When you’re hired as a police officer in the public sector, you get paid the same whether you are a man or a woman. Compensation is largely based on experience.
Unfortunately, the same doesn’t hold true in the private sector. According to recent research, women earned 80.4 percent of what men earned during the first quarter of 2020. Though there are some nuances to consider here—including job choice and number of hours worked—slice the data in any direction and you’ll still come away with a gender pay gap.
The good news is that it’s possible to get paid what you’re worth. You just need the right approach. As you begin negotiating your next salary, here are five things to keep in mind.
1. Kick Things Off with an Accusation Audit™
If you want to get paid what you’re worth, you need to address the issue head-on from the outset.
Open up with an Accusation Audit (AA™) to identify the negative things your boss might have in mind and get them out of the way so they can’t be used against you later on in the conversation. You might begin like this: I know you might be thinking I’m crazy for asking for this much money and that I have no clue what I’m talking about ...
After you’ve landed your AA, allow a few moments of silence to let it soak in and immediately segue into a summary of your qualifications. You might continue the above example like this: ... I am a highly qualified, rock-solid member of the team who consistently produces above average work and would be extremely difficult to replace.
Next, it’s time to make your asks and spell out everything you want.
2. Understand How Women Are Perceived—and Use It to Your Advantage
Fair or not, women need to keep in mind that the expectations of them are different. Most of society expects women to be Accommodators because of the way they’ve been perceived throughout history and the fact that, generally, they are more nurturing than men.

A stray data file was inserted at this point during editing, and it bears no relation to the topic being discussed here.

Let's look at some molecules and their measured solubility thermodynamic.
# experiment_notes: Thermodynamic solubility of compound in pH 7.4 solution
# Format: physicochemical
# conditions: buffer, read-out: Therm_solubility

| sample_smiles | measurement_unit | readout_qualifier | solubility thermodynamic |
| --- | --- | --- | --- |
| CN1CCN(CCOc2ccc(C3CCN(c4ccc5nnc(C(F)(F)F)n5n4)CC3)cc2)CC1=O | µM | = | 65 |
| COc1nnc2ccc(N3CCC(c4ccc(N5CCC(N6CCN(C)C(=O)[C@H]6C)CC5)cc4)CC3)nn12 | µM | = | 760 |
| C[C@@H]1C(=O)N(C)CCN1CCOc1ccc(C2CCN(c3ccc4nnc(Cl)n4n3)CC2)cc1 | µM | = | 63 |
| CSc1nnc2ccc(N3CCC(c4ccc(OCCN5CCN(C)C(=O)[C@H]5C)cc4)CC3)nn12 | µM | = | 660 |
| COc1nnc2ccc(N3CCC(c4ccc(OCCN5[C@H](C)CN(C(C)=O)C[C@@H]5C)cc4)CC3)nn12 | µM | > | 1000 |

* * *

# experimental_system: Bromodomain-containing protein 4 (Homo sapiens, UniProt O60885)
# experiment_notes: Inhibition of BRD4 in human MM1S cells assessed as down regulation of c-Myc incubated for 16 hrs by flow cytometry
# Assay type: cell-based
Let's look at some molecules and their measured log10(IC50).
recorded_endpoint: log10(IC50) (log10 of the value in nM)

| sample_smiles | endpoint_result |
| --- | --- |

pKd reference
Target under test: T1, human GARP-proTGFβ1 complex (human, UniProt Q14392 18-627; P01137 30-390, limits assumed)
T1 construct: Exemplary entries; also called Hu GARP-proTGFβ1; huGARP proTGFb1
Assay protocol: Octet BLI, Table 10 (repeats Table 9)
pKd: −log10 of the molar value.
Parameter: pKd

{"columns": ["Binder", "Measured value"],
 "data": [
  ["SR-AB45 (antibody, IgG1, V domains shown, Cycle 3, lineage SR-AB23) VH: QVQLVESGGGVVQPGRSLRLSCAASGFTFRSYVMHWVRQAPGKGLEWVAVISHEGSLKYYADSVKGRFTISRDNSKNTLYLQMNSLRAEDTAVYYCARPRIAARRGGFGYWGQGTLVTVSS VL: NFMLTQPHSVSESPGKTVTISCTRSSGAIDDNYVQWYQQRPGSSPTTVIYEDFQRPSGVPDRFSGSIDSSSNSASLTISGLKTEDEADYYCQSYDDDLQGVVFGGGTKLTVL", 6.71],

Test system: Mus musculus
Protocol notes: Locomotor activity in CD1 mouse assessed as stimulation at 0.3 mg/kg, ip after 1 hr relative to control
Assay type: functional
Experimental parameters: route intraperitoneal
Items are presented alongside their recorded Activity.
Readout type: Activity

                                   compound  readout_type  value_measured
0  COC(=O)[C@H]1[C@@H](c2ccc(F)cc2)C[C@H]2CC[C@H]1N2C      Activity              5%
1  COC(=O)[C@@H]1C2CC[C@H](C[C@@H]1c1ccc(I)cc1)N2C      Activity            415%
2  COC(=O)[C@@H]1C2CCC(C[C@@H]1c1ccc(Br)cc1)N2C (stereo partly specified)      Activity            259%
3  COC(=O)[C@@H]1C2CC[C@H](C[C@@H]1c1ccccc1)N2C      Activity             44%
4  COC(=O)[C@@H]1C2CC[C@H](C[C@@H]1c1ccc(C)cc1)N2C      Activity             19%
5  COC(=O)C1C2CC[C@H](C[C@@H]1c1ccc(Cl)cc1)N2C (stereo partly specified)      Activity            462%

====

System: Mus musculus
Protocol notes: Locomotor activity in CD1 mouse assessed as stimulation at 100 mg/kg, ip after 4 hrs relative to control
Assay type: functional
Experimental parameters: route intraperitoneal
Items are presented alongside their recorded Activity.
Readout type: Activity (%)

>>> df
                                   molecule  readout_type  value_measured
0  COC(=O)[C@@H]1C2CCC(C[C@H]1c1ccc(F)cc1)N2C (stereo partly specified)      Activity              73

Many people think Accommodators are the kind of people others walk all over. To counter this, some women think they need to prove themselves by being Assertive, and the results aren’t pretty.
Use the fact that your counterpart is going to expect you to be an Accommodator and adjust your approach accordingly. Using Labels™ and Mirrors™, identify the unspoken emotions that exist in the conversation and create space for the other side to clarify their thoughts.
Whatever you do, don’t try to make a stand “just because.” In my experience, women can be their own worst enemy. Sometimes, they let entitlement get the best of them by thinking it shouldn’t matter how they act or what they wear. Go this route at your own peril. Rather than seeking to control the game, just play it.
3. Channel the Late-Night FM DJ Voice
When you go into your pitch, try your best at using what we call the late-night FM DJ voice. This isn’t necessarily a user-friendly voice for women, so you will need to practice to develop this skill.
To me, Shark Tank’s Lori Greiner is the best example of this tone of voice done right. Essentially, it entails lowering your tone an octave but making sure to stay well above any whisper effect in your voice.. You also need to slow down your rate of speech and use a calm cadence.
To get some practice, stand in front of a mirror, record your voice, and listen to it. Continue this process until you’re comfortable with your output.
4. Realize that Empathy Is the Great Equalizer
In the world of negotiation, empathy is a crucial ingredient in developing trust-based influence. This is where women have a great advantage; they’re better at being naturally empathetic than men are.
By embracing Tactical Empathy™ and using the skills to execute it, there will be nothing holding you back.
Understand the role that empathy can play in helping you achieve your goals, and tap into it. At the end of the day, you need to know that you can succeed in any situation—no matter who is sitting across the table from you.
5. Know Your Line in the Sand
Unfortunately, you might not get what you want even if you use the perfect approach. That being the case, you need to know which hill you’re willing to die on.
Only you know whether you want to stay at a particular job even though you feel you are getting paid less than what you’re worth. In some cases, you might absolutely love your job and decide that it’s better to stick around doing something you really enjoy than switching to a job you might hate for more money.
If you’re going through a salary negotiation and things aren’t going your way, start asking Proof of Life™ questions, such as Why did you hire me? This will bring to the front of their mind all the positive reasons they chose you in the first place. This may push their thinking in the right direction.
For more tips on how to negotiate your best salary, check this out.